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  Metros   Mumbai  12 Jul 2017  Activists stand divided on dilution of the act

Activists stand divided on dilution of the act

THE ASIAN AGE. | SHRUTI GANAPATYE
Published : Jul 12, 2017, 2:15 am IST
Updated : Jul 12, 2017, 2:15 am IST

Anil Galgali said that the Maharashtra government had introduced such rules in 2012.

Anil Galgali
 Anil Galgali

Mumbai: More than a decade since the Right to Information (RTI) Act fully came into force, activists are divided over whether the government’s rules pertaining to the Act are diluting it. The debate started after the Centre released its draft RTI Rules 2017. The government has, however, refused the allegations, terming them misleading.

Speaking about earlier alleged efforts by the government to dilute the Act, RTI activist Anil Galgali said that the Maharashtra government had introduced such rules in 2012. “It had reduced the word limit of applications to 150 in 2012. The government also refused to give information about officials whose inquiry was on, terming it ‘confidential’ as per the same set of rules. The Maharashtra government in its rules has specified that the application should be pertaining to one subject only,” Mr Galgali said.

The activist said that every political party tries to water down the Act after coming to power. “Congress brought in the RTI. But the same government also got the 2012 rules in Maharashtra. Now the BJP is also trying to dilute the Act,” he alleged.

Former central information commissioner Shailesh Gandhi however, said that the rules do not dilute the RTI Act, but misinterpretation of orders undermines it. “I do not think that rules dilute the RTI Act. This is a wrong impression. There are some bad rules, but no conscious efforts to dilute it. There is confusion about the Act and the rules. The Act is passed by Parliament and rules are framed by the Central or the state governments. The rules cannot go beyond the law. There was a proposal to amend the Act in 2006 after it become operational in 2005.  There were two more attempts, which did not go to Parliament. Those were serious and would have seriously affected the Act. But no amendment has been made in the Act. By and large, the rules do not make the Act weaker. But by gross misinterpretation the Act has been diluted. This is happening at the hands of commissions, PIOs and appellate authorities. There are bad orders and good orders. But everybody’s copying bad orders,” he said.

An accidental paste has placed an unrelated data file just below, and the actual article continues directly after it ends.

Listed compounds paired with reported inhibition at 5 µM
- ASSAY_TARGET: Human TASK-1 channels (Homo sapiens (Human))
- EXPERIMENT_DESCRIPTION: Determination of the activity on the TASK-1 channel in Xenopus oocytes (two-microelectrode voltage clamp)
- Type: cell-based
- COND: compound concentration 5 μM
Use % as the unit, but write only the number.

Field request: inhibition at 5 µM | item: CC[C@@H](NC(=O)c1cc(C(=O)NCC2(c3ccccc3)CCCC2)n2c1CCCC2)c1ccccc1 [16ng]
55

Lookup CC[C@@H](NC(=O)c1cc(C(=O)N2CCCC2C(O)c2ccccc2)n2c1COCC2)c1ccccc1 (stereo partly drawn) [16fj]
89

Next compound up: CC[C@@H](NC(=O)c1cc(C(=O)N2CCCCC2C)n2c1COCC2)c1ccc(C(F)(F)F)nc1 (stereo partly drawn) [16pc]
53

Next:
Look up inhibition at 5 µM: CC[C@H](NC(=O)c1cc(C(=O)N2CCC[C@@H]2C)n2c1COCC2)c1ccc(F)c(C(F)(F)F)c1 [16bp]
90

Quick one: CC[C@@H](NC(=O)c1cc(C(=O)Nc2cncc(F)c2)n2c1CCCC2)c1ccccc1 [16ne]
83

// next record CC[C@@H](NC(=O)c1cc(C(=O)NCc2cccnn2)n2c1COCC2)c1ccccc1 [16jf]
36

Facts and figures

Every year, four to six million applications are filed. So far, 54,95,215 applications have been received and 4.44 per cent of the applications went into the second appeal and 95.66 per cent of the applications received the desired information, as per the state government’s 2015 RTI report. In 2015, urban development department received the highest number of applications (2,31,831) followed by the revenue and forest department (1,47,209) and home department (1,37,865).

Tags: anil galgali, right to information
Location: India, Maharashtra, Mumbai (Bombay)